Immigration And Criminal Defense Lawyers

Does leaving the U.S. invalidate a green card?

On Behalf of | Mar 1, 2024 | Immigration Law |

Getting a green card can be a long process. You may have initially come to the United States with a visa, only getting the green card after you decided that you wanted to stay indefinitely. This card now gives you permanent resident status so that you don’t have to leave.

Naturally, after doing all of this, you want to avoid making any mistakes that could invalidate your green card. For example, you may be worried that you will be denied re-entry if you leave the United States. The green card is beneficial, but does it essentially mean that you’re now trapped within the country’s borders? Or are there ways that you can leave if you want to travel?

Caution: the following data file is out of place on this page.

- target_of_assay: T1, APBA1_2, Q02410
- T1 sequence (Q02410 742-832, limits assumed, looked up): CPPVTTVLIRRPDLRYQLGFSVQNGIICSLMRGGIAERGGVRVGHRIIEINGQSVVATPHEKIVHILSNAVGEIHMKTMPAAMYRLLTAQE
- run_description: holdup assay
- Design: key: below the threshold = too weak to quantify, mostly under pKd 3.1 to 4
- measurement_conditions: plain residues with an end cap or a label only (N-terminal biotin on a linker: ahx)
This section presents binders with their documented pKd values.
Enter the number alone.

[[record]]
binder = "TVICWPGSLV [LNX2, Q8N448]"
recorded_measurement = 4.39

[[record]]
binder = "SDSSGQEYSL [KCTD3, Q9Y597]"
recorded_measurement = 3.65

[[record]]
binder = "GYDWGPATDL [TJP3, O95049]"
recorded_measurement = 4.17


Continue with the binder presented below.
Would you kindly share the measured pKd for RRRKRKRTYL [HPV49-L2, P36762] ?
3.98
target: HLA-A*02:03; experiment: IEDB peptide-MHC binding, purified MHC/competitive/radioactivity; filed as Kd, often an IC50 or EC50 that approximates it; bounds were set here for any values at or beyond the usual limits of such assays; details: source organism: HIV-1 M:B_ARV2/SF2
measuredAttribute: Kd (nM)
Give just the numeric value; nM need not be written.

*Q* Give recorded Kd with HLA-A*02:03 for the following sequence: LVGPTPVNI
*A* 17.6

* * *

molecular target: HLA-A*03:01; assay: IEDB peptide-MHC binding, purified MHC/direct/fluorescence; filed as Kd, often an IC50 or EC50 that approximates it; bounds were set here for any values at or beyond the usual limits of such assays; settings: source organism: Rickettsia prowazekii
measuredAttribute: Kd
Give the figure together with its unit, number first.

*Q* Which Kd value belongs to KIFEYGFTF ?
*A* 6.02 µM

The one-year limit

Traveling usually is not a problem. There’s nothing saying you can’t leave the United States and then re-enter legally with a green card, as long as all of your paperwork is in order. You can travel on a business trip, take a vacation with your family and much more.

The key limit to be aware of is that you may need a re-entry permit if you’re going to be outside of the United States for a year or more. If so, it may be wise to look into getting the proper permit before you leave the country. If you do not have a re-entry permit and you stay outside of the U.S. for more than 12 months, then you may initially be denied entry – making your situation much more complicated.

Of course, immigration law can always get complex. This is why it’s so important to understand exactly what legal options you have.